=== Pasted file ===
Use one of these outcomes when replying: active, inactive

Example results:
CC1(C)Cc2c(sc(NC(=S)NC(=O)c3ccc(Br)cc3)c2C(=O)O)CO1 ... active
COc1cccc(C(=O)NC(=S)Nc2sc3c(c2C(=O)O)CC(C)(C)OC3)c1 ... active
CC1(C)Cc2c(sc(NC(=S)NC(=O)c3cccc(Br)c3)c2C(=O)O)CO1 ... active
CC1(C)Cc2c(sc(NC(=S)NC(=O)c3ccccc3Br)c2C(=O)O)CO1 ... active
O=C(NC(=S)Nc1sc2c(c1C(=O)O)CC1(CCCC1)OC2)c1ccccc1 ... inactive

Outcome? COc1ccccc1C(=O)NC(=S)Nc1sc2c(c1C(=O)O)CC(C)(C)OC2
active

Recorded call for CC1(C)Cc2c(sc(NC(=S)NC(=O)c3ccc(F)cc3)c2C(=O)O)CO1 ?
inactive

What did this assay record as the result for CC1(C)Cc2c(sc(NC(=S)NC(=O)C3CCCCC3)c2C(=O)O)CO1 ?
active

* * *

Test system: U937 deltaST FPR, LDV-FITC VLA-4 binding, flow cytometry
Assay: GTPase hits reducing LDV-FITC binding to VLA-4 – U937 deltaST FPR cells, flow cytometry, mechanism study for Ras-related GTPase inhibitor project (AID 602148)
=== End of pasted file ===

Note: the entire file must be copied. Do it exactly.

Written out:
Use one of these outcomes when replying: active, inactive

Example results:
CC1(C)Cc2c(sc(NC(=S)NC(=O)c3ccc(Br)cc3)c2C(=O)O)CO1 ... active
COc1cccc(C(=O)NC(=S)Nc2sc3c(c2C(=O)O)CC(C)(C)OC3)c1 ... active
CC1(C)Cc2c(sc(NC(=S)NC(=O)c3cccc(Br)c3)c2C(=O)O)CO1 ... active
CC1(C)Cc2c(sc(NC(=S)NC(=O)c3ccccc3Br)c2C(=O)O)CO1 ... active
O=C(NC(=S)Nc1sc2c(c1C(=O)O)CC1(CCCC1)OC2)c1ccccc1 ... inactive

Outcome? COc1ccccc1C(=O)NC(=S)Nc1sc2c(c1C(=O)O)CC(C)(C)OC2
active

Recorded call for CC1(C)Cc2c(sc(NC(=S)NC(=O)c3ccc(F)cc3)c2C(=O)O)CO1 ?
inactive

What did this assay record as the result for CC1(C)Cc2c(sc(NC(=S)NC(=O)C3CCCCC3)c2C(=O)O)CO1 ?
active

* * *

Test system: U937 deltaST FPR, LDV-FITC VLA-4 binding, flow cytometry
Assay: GTPase hits reducing LDV-FITC binding to VLA-4 – U937 deltaST FPR cells, flow cytometry, mechanism study for Ras-related GTPase inhibitor project (AID 602148)